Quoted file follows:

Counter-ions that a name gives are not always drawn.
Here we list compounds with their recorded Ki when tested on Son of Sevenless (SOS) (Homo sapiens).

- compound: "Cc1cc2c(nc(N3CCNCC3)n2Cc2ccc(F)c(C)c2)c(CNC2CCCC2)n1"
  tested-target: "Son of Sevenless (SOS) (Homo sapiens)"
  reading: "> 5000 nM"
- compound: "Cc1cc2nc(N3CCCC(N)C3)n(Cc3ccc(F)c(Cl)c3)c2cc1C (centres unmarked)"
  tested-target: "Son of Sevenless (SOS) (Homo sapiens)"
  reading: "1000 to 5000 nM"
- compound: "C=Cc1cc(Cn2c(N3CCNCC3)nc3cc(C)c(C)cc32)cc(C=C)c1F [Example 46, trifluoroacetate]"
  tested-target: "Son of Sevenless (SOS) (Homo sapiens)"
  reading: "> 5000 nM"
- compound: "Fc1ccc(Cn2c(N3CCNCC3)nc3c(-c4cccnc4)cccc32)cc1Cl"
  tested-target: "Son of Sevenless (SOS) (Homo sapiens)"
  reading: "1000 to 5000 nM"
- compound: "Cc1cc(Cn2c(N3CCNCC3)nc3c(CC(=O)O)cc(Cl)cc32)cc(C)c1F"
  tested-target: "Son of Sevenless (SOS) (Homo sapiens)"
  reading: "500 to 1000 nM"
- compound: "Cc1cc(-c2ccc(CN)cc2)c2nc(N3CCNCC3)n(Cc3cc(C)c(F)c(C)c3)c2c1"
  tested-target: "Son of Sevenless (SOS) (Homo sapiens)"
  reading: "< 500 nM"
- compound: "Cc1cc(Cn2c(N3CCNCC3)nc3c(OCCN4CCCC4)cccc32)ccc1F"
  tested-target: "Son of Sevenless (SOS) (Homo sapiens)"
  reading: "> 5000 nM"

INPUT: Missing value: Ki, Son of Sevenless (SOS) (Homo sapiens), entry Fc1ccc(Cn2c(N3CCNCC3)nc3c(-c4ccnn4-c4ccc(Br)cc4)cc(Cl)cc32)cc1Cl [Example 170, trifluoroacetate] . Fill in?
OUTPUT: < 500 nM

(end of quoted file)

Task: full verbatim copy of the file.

Counter-ions that a name gives are not always drawn.
Here we list compounds with their recorded Ki when tested on Son of Sevenless (SOS) (Homo sapiens).

- compound: "Cc1cc2c(nc(N3CCNCC3)n2Cc2ccc(F)c(C)c2)c(CNC2CCCC2)n1"
  tested-target: "Son of Sevenless (SOS) (Homo sapiens)"
  reading: "> 5000 nM"
- compound: "Cc1cc2nc(N3CCCC(N)C3)n(Cc3ccc(F)c(Cl)c3)c2cc1C (centres unmarked)"
  tested-target: "Son of Sevenless (SOS) (Homo sapiens)"
  reading: "1000 to 5000 nM"
- compound: "C=Cc1cc(Cn2c(N3CCNCC3)nc3cc(C)c(C)cc32)cc(C=C)c1F [Example 46, trifluoroacetate]"
  tested-target: "Son of Sevenless (SOS) (Homo sapiens)"
  reading: "> 5000 nM"
- compound: "Fc1ccc(Cn2c(N3CCNCC3)nc3c(-c4cccnc4)cccc32)cc1Cl"
  tested-target: "Son of Sevenless (SOS) (Homo sapiens)"
  reading: "1000 to 5000 nM"
- compound: "Cc1cc(Cn2c(N3CCNCC3)nc3c(CC(=O)O)cc(Cl)cc32)cc(C)c1F"
  tested-target: "Son of Sevenless (SOS) (Homo sapiens)"
  reading: "500 to 1000 nM"
- compound: "Cc1cc(-c2ccc(CN)cc2)c2nc(N3CCNCC3)n(Cc3cc(C)c(F)c(C)c3)c2c1"
  tested-target: "Son of Sevenless (SOS) (Homo sapiens)"
  reading: "< 500 nM"
- compound: "Cc1cc(Cn2c(N3CCNCC3)nc3c(OCCN4CCCC4)cccc32)ccc1F"
  tested-target: "Son of Sevenless (SOS) (Homo sapiens)"
  reading: "> 5000 nM"

INPUT: Missing value: Ki, Son of Sevenless (SOS) (Homo sapiens), entry Fc1ccc(Cn2c(N3CCNCC3)nc3c(-c4ccnn4-c4ccc(Br)cc4)cc(Cl)cc32)cc1Cl [Example 170, trifluoroacetate] . Fill in?
OUTPUT: < 500 nM